My rating: 2 of 5 stars
The Sense of Style (2014) by Steven Pinker offers very little, if anything, to the wealth of knowledge that came before in the (much better written and more concise) books On Writing Well (Zinsser, 1976), Style: The Art of Writing Well (F.L. Lucas, 1955), The Elements of Style (Strunk and White, 1918), On the Art of Writing (Sir Arthur Quiller-Couch, 1916), and What is Art? (Leo Tolstoy, 1899), to name a few.
On page one in the Prologue, Pinker pays tribute to Strunk and White (you might as well just read The Elements of Style (any edition will suffice) and master the advice in this classic style guide, which is under 100 pages; Pinker’s book, which also includes a Glossary, is 318 pages long).
Pinker, however, states in his references on page 320 that Quiller-Couch’s lectures were in 1916 when, in fact, Quiller-Couch’s lectures were performed at Cambridge from 1913-1914 and collected and published as a book two years later. In other words, just read the book On the Art of Writing by Sir Arthur Quiller-Couch).
Pinker’s Rule No. 1: “Look Things Up”
Pinker also steals (or lifts and borrows as his own) from Tolstoy the three reasons for style (the foundation for the book). Pinker argues his three reasons for style include clarity, trust, and beauty (pgs 8-9). Tolstoy argues that art (in the form of style) consists of clarity, integrity (in the form of a trusting bond between artist and the world), and beauty. Sound familiar? (In other words, just read Tolstoy’s What is Art?)
Regardless, Pinker is right when he exclaims: “Good writing is understood with the mind’s eye” (p 16).
One thing of special note is Pinker’s rather short but interesting consideration for prescriptivism and descriptivism (pgs 188-189) as he defines the two intellectual camps:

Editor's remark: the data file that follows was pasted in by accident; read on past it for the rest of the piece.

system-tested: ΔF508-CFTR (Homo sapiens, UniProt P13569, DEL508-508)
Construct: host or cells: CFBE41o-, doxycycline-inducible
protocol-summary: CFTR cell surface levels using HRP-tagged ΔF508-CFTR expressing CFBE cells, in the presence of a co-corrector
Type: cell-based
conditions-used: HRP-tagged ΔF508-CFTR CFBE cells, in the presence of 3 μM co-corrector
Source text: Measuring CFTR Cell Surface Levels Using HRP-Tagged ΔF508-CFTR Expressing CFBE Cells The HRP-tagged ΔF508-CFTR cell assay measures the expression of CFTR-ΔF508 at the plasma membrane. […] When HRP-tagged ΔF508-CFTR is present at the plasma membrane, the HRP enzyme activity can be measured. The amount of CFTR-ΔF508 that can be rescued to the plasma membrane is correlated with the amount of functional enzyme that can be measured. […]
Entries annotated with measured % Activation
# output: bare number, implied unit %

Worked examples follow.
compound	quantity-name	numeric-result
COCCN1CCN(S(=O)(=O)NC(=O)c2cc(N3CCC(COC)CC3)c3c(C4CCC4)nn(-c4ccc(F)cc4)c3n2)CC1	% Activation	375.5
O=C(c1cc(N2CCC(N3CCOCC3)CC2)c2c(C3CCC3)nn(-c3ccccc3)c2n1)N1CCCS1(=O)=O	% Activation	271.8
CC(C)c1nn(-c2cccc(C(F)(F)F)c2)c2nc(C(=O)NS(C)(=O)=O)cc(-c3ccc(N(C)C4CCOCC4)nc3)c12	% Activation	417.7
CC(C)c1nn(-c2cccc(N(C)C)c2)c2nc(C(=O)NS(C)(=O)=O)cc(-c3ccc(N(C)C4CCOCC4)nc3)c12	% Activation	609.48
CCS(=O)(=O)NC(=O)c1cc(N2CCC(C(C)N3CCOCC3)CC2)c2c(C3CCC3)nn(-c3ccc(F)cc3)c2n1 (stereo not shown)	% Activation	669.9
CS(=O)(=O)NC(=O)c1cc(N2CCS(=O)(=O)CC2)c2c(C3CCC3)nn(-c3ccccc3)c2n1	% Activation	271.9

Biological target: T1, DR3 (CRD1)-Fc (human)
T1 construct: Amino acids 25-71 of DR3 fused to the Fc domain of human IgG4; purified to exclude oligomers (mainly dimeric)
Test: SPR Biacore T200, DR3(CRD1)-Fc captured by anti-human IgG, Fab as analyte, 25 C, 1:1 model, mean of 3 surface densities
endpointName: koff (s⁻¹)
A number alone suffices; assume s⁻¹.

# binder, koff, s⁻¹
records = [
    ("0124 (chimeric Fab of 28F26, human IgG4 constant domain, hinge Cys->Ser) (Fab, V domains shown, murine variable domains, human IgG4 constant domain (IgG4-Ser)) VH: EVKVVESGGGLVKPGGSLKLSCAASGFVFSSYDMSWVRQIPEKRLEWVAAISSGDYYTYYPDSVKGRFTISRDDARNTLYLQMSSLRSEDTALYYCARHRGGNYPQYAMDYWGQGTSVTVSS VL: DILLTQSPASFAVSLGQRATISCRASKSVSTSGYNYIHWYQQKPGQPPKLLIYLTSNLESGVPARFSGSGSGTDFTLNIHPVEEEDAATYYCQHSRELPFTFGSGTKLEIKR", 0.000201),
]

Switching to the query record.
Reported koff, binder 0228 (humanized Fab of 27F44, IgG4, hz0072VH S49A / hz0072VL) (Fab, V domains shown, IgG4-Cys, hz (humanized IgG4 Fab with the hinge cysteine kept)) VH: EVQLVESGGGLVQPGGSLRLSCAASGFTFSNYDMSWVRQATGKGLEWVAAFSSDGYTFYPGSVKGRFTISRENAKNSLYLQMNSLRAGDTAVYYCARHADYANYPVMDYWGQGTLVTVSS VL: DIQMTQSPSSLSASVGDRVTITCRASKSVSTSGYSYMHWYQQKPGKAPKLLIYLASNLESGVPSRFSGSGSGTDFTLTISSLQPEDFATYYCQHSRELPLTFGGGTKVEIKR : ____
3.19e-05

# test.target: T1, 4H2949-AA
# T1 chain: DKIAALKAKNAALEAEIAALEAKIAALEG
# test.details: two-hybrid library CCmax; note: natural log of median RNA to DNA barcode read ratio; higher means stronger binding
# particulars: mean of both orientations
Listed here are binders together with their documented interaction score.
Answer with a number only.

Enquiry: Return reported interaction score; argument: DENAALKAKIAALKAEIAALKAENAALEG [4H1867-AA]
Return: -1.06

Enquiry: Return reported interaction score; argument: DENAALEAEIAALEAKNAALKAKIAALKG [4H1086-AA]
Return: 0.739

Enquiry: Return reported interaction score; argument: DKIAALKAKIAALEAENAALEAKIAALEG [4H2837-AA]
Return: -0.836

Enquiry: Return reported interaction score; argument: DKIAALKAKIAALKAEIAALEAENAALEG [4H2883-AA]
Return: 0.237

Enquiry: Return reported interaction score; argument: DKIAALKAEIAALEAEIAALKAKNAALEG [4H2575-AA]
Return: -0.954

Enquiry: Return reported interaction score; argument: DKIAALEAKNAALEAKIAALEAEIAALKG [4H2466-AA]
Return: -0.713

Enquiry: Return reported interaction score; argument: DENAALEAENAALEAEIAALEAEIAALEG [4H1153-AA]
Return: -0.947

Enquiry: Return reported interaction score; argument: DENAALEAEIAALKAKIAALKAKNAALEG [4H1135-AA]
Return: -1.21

“Prescriptivists: they prescribed correct usage. Prescriptivists uphold standards of excellence and a respect for the best of our civilization, and are a bulwark against relativism, vulgar populism, and the dumbing down of literate culture” (p 188). [Note: Pinker should have written: “they prescribe” and not “they prescribed” because the following sentences are in present tense (not past tense) and, also, in the parallel sentence for Descriptivists he writes “they describe.”]
“Descriptivists: they describe how language actually is used rather than prescribing how it ought to be used. Descriptivists believe that the rules of correct usage are nothing more than the secret handshake of the ruling class, designed to keep the masses in their place” (p 189).
Later, when we take a closer look at Madeleine Thien’s book Do Not Say We Have Nothing (2016), we will become “prescriptivists” and argue why language does matter for clarity, which is one of the founding principles of style.
But first let’s take one of Pinker’s examples which involves the former president of the United States Barack Obama and the importance and impact language has in the real world:
“The split-verb superstition can even lead to a crisis of governance. During the 2009 presidential inauguration, Chief Justice John Roberts, a famous stickler for grammar, could not bring himself to have Barack Obama ‘solemnly swear that I will faithfully execute the office of president of the United States.’ Abandoning his strict constructionism, Roberts unilaterally amended the Constitution and had Obama ‘solemnly swear that I will execute the office of president of the United States faithfully.’ The garbled oath raised fears about whether the transfer of power had been legitimate, and so they repeated the oath verbatim, split verb and all, in a private meeting later than afternoon” (pgs 228-229).